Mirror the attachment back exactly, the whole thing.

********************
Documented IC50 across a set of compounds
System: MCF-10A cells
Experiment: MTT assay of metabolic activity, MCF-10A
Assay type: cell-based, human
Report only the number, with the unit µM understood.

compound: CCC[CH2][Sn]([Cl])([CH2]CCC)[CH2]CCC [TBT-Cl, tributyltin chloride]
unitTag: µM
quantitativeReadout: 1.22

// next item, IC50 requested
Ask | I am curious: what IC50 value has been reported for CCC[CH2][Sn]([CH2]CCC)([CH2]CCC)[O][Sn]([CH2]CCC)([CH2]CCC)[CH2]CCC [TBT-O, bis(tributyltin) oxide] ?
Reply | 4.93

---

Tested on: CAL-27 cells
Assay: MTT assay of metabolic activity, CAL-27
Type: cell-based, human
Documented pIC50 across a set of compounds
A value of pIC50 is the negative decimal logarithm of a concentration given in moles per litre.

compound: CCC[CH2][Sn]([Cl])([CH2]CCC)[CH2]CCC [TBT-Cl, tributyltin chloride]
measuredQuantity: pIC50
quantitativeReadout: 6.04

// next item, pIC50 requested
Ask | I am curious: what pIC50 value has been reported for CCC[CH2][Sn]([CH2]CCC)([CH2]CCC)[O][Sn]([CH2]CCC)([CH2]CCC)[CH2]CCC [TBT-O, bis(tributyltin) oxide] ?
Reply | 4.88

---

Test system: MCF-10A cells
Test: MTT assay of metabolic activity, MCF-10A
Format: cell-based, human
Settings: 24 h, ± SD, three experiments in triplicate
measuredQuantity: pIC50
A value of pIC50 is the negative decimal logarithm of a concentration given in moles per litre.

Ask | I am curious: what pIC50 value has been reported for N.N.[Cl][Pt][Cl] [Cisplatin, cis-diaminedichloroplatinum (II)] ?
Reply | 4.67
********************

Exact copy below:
Documented IC50 across a set of compounds
System: MCF-10A cells
Experiment: MTT assay of metabolic activity, MCF-10A
Assay type: cell-based, human
Report only the number, with the unit µM understood.

compound: CCC[CH2][Sn]([Cl])([CH2]CCC)[CH2]CCC [TBT-Cl, tributyltin chloride]
unitTag: µM
quantitativeReadout: 1.22

// next item, IC50 requested
Ask | I am curious: what IC50 value has been reported for CCC[CH2][Sn]([CH2]CCC)([CH2]CCC)[O][Sn]([CH2]CCC)([CH2]CCC)[CH2]CCC [TBT-O, bis(tributyltin) oxide] ?
Reply | 4.93

---

Tested on: CAL-27 cells
Assay: MTT assay of metabolic activity, CAL-27
Type: cell-based, human
Documented pIC50 across a set of compounds
A value of pIC50 is the negative decimal logarithm of a concentration given in moles per litre.

compound: CCC[CH2][Sn]([Cl])([CH2]CCC)[CH2]CCC [TBT-Cl, tributyltin chloride]
measuredQuantity: pIC50
quantitativeReadout: 6.04

// next item, pIC50 requested
Ask | I am curious: what pIC50 value has been reported for CCC[CH2][Sn]([CH2]CCC)([CH2]CCC)[O][Sn]([CH2]CCC)([CH2]CCC)[CH2]CCC [TBT-O, bis(tributyltin) oxide] ?
Reply | 4.88

---

Test system: MCF-10A cells
Test: MTT assay of metabolic activity, MCF-10A
Format: cell-based, human
Settings: 24 h, ± SD, three experiments in triplicate
measuredQuantity: pIC50
A value of pIC50 is the negative decimal logarithm of a concentration given in moles per litre.

Ask | I am curious: what pIC50 value has been reported for N.N.[Cl][Pt][Cl] [Cisplatin, cis-diaminedichloroplatinum (II)] ?
Reply | 4.67